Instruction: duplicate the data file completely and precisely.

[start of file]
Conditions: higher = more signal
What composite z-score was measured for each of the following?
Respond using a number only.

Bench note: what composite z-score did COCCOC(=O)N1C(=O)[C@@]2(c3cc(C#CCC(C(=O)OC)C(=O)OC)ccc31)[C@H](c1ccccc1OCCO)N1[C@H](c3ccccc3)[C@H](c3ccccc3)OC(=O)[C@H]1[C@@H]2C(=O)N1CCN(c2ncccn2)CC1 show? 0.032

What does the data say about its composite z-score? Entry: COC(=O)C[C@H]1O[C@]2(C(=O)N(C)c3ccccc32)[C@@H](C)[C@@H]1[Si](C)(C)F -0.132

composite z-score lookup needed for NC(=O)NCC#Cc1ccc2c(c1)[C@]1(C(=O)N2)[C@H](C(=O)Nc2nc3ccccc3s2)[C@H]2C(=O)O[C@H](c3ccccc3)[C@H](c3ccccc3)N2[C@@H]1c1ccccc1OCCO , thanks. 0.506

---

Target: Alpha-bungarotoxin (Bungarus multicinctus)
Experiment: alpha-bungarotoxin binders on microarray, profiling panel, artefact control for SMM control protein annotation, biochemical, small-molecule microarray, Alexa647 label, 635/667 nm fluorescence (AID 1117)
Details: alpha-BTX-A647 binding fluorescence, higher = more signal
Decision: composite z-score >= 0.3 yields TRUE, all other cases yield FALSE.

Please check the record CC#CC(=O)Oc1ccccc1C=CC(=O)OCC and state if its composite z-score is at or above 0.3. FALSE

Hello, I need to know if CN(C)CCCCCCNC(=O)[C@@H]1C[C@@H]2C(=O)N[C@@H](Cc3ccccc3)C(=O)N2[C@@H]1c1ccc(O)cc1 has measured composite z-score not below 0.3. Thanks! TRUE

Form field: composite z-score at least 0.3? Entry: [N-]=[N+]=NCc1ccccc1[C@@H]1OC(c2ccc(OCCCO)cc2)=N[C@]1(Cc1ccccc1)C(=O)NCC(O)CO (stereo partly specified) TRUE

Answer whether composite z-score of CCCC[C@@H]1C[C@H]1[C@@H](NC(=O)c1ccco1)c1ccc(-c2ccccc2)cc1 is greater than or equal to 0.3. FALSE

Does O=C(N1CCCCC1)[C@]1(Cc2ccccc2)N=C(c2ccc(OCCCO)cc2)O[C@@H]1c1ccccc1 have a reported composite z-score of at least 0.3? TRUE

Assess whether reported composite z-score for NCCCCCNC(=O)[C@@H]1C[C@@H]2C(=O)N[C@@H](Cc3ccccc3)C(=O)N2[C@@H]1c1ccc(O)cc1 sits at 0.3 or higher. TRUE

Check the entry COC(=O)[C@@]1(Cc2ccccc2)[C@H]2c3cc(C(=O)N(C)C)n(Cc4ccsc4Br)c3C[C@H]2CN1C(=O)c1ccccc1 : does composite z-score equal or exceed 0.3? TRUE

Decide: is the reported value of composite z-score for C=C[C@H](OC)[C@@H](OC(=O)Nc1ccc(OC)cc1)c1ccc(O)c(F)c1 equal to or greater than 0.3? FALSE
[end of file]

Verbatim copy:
Conditions: higher = more signal
What composite z-score was measured for each of the following?
Respond using a number only.

Bench note: what composite z-score did COCCOC(=O)N1C(=O)[C@@]2(c3cc(C#CCC(C(=O)OC)C(=O)OC)ccc31)[C@H](c1ccccc1OCCO)N1[C@H](c3ccccc3)[C@H](c3ccccc3)OC(=O)[C@H]1[C@@H]2C(=O)N1CCN(c2ncccn2)CC1 show? 0.032

What does the data say about its composite z-score? Entry: COC(=O)C[C@H]1O[C@]2(C(=O)N(C)c3ccccc32)[C@@H](C)[C@@H]1[Si](C)(C)F -0.132

composite z-score lookup needed for NC(=O)NCC#Cc1ccc2c(c1)[C@]1(C(=O)N2)[C@H](C(=O)Nc2nc3ccccc3s2)[C@H]2C(=O)O[C@H](c3ccccc3)[C@H](c3ccccc3)N2[C@@H]1c1ccccc1OCCO , thanks. 0.506

---

Target: Alpha-bungarotoxin (Bungarus multicinctus)
Experiment: alpha-bungarotoxin binders on microarray, profiling panel, artefact control for SMM control protein annotation, biochemical, small-molecule microarray, Alexa647 label, 635/667 nm fluorescence (AID 1117)
Details: alpha-BTX-A647 binding fluorescence, higher = more signal
Decision: composite z-score >= 0.3 yields TRUE, all other cases yield FALSE.

Please check the record CC#CC(=O)Oc1ccccc1C=CC(=O)OCC and state if its composite z-score is at or above 0.3. FALSE

Hello, I need to know if CN(C)CCCCCCNC(=O)[C@@H]1C[C@@H]2C(=O)N[C@@H](Cc3ccccc3)C(=O)N2[C@@H]1c1ccc(O)cc1 has measured composite z-score not below 0.3. Thanks! TRUE

Form field: composite z-score at least 0.3? Entry: [N-]=[N+]=NCc1ccccc1[C@@H]1OC(c2ccc(OCCCO)cc2)=N[C@]1(Cc1ccccc1)C(=O)NCC(O)CO (stereo partly specified) TRUE

Answer whether composite z-score of CCCC[C@@H]1C[C@H]1[C@@H](NC(=O)c1ccco1)c1ccc(-c2ccccc2)cc1 is greater than or equal to 0.3. FALSE

Does O=C(N1CCCCC1)[C@]1(Cc2ccccc2)N=C(c2ccc(OCCCO)cc2)O[C@@H]1c1ccccc1 have a reported composite z-score of at least 0.3? TRUE

Assess whether reported composite z-score for NCCCCCNC(=O)[C@@H]1C[C@@H]2C(=O)N[C@@H](Cc3ccccc3)C(=O)N2[C@@H]1c1ccc(O)cc1 sits at 0.3 or higher. TRUE

Check the entry COC(=O)[C@@]1(Cc2ccccc2)[C@H]2c3cc(C(=O)N(C)C)n(Cc4ccsc4Br)c3C[C@H]2CN1C(=O)c1ccccc1 : does composite z-score equal or exceed 0.3? TRUE

Decide: is the reported value of composite z-score for C=C[C@H](OC)[C@@H](OC(=O)Nc1ccc(OC)cc1)c1ccc(O)c(F)c1 equal to or greater than 0.3? FALSE